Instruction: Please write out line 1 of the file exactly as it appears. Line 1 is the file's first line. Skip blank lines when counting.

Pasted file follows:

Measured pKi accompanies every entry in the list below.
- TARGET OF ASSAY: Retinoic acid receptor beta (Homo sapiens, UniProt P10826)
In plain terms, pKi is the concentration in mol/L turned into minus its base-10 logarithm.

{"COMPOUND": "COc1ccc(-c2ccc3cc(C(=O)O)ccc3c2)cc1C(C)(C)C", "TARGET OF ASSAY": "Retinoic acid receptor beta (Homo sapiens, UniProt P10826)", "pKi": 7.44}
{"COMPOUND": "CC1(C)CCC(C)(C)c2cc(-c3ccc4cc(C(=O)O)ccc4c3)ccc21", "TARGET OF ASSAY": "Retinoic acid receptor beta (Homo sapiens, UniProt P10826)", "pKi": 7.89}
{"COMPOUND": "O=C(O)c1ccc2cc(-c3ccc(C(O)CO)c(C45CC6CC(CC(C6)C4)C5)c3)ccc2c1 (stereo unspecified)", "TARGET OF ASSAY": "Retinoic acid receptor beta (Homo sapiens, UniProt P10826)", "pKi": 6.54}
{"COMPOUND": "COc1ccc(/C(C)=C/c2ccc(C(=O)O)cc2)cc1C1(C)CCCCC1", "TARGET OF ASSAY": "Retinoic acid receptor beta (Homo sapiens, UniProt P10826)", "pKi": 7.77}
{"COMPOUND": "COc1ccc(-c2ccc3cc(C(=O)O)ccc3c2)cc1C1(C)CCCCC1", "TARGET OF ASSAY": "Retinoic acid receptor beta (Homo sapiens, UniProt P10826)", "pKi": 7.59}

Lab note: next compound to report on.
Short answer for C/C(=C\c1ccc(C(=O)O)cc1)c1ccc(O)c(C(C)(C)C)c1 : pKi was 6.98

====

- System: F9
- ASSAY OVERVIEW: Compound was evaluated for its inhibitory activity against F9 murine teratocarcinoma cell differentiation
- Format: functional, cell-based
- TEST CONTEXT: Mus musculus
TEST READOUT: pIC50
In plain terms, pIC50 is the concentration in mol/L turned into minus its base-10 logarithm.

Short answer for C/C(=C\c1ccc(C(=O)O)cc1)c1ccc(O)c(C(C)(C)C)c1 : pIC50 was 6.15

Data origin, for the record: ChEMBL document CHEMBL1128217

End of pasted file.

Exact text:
Measured pKi accompanies every entry in the list below.